I’ve been doing the ZipCar Low-Car Diet Challenge for a month now (we’re coming to the end!), and I’ve had a few surprises.
1. I really had no *need* for my car the entire month. In fact, I was trying to come up with reasons to even use a ZipCar. I was able to get everything I needed either by foot, bike, or public transit. Yes, things took longer, but it was actually more enjoyable to not be stressed out driving in the city. I could relax. I was able to see more of the city that way, too, observe my surroundings and see things I may not have noticed before. Yes, being stuck on the bus that’s the proverbial “slow boat to China” on a Friday afternoon was less than ideal, but I just put on my iPod, relaxed, looked out the window, and made mental notes about things I saw that I may want to go back and visit at a later date.
2. It’s forced me to be more relaxed about things. This actually is the opposite of what I expected. I expected to have to plan more strictly. What I found is that while I have to plan ahead, I also have to be more relaxed about the outcome of those plans. Adhering to a strict schedule wasn’t realistic. So it forced me to relax and just be. To just sit and be in the moment while riding the bus/trolley. This is a good thing for me, really.
3. Pooling resources and running errands with friends is much more enjoyable than doing it alone. Getting a few friends together when I actually needed the car was both more economical (theoretically we would have split the cost if it wasn’t for the generous ZipCar credits!) and fun. Made the errands less onerous and gave us an excuse to hang out for awhile. I liked running my errands that way.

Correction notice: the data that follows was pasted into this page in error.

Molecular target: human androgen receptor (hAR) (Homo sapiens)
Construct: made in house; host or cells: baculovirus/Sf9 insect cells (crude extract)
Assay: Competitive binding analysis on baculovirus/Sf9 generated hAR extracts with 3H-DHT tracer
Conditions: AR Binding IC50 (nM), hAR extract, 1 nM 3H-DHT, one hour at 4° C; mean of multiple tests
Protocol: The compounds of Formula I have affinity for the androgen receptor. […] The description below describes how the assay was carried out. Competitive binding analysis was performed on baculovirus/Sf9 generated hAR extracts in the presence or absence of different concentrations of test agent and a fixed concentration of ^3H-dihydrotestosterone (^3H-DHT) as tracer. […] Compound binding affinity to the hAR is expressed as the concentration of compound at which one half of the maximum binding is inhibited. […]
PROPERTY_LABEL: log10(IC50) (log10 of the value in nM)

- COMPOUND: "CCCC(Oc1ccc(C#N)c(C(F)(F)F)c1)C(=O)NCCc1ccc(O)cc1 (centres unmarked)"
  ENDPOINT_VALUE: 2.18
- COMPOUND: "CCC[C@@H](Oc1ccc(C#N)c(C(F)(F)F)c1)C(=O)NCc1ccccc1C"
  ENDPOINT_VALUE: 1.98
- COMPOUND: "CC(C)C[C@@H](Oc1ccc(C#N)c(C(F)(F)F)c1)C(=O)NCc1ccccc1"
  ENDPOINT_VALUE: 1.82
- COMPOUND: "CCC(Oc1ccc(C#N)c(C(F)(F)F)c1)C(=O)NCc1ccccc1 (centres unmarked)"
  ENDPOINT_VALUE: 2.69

4. The concerns I had at the beginning never really became reality. I never “missed” the convenience of using my own car. I never felt restricted or worried that I couldn’t access a vehicle (there were so many available!). Nor did I really miss my personal vehicle. That has really surprised me. For all the time I’ve spent in my reliable Subaru (multiple cross country trips, etc.), I didn’t miss it, or miss driving it, or miss even being in it. I didn’t miss being in a car at all, in fact. I didn’t feel that I had lost that sense of freedom I’ve always associated with a vehicle. If anything, I ended up feeling more free because I didn’t have to worry about all the stuff that comes with just owning a vehicle. And that was the biggest surprise of all.
So now I’m faced with the decision of whether or not to sell my car. And contrary to what I thought at the beginning, I really can let it go and become officially a car-free individual. I don’t feel the attachment to or need for my own personal vehicle anymore. It’s time to move on in life without a car. Of course, whether or not I’m actually successful in selling my car remains to be seen, but that’s another post for a later date.